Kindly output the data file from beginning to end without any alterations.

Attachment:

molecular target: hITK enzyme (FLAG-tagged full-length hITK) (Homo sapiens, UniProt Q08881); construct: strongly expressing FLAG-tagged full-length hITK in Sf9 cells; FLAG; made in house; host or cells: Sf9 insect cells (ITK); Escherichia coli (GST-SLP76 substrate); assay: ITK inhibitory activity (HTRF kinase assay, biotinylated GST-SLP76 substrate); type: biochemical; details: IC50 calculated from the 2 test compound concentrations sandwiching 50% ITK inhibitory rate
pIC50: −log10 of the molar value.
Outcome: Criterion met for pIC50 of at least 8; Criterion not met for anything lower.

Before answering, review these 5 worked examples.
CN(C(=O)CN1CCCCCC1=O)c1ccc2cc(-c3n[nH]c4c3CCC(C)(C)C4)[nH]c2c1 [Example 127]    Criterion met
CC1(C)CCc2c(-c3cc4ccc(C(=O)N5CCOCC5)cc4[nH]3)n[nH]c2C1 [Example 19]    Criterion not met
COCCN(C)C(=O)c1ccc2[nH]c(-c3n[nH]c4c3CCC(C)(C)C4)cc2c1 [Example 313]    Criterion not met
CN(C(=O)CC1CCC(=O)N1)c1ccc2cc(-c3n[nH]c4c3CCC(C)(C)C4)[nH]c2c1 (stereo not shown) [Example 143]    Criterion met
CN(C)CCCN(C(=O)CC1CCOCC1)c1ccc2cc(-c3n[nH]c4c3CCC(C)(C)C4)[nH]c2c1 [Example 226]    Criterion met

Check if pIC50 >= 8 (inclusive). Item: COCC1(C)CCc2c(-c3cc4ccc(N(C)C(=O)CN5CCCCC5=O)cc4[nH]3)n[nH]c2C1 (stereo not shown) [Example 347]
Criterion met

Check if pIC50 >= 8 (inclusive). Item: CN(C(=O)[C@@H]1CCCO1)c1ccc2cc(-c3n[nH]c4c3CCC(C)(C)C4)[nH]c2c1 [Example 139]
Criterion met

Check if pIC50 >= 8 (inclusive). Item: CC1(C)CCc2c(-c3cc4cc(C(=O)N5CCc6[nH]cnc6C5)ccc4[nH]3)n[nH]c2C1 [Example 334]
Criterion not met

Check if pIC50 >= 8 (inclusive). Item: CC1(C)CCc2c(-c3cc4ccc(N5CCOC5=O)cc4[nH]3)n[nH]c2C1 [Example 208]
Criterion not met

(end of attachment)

molecular target: hITK enzyme (FLAG-tagged full-length hITK) (Homo sapiens, UniProt Q08881); construct: strongly expressing FLAG-tagged full-length hITK in Sf9 cells; FLAG; made in house; host or cells: Sf9 insect cells (ITK); Escherichia coli (GST-SLP76 substrate); assay: ITK inhibitory activity (HTRF kinase assay, biotinylated GST-SLP76 substrate); type: biochemical; details: IC50 calculated from the 2 test compound concentrations sandwiching 50% ITK inhibitory rate
pIC50: −log10 of the molar value.
Outcome: Criterion met for pIC50 of at least 8; Criterion not met for anything lower.

Before answering, review these 5 worked examples.
CN(C(=O)CN1CCCCCC1=O)c1ccc2cc(-c3n[nH]c4c3CCC(C)(C)C4)[nH]c2c1 [Example 127]    Criterion met
CC1(C)CCc2c(-c3cc4ccc(C(=O)N5CCOCC5)cc4[nH]3)n[nH]c2C1 [Example 19]    Criterion not met
COCCN(C)C(=O)c1ccc2[nH]c(-c3n[nH]c4c3CCC(C)(C)C4)cc2c1 [Example 313]    Criterion not met
CN(C(=O)CC1CCC(=O)N1)c1ccc2cc(-c3n[nH]c4c3CCC(C)(C)C4)[nH]c2c1 (stereo not shown) [Example 143]    Criterion met
CN(C)CCCN(C(=O)CC1CCOCC1)c1ccc2cc(-c3n[nH]c4c3CCC(C)(C)C4)[nH]c2c1 [Example 226]    Criterion met

Check if pIC50 >= 8 (inclusive). Item: COCC1(C)CCc2c(-c3cc4ccc(N(C)C(=O)CN5CCCCC5=O)cc4[nH]3)n[nH]c2C1 (stereo not shown) [Example 347]
Criterion met

Check if pIC50 >= 8 (inclusive). Item: CN(C(=O)[C@@H]1CCCO1)c1ccc2cc(-c3n[nH]c4c3CCC(C)(C)C4)[nH]c2c1 [Example 139]
Criterion met

Check if pIC50 >= 8 (inclusive). Item: CC1(C)CCc2c(-c3cc4cc(C(=O)N5CCc6[nH]cnc6C5)ccc4[nH]3)n[nH]c2C1 [Example 334]
Criterion not met

Check if pIC50 >= 8 (inclusive). Item: CC1(C)CCc2c(-c3cc4ccc(N5CCOC5=O)cc4[nH]3)n[nH]c2C1 [Example 208]
Criterion not met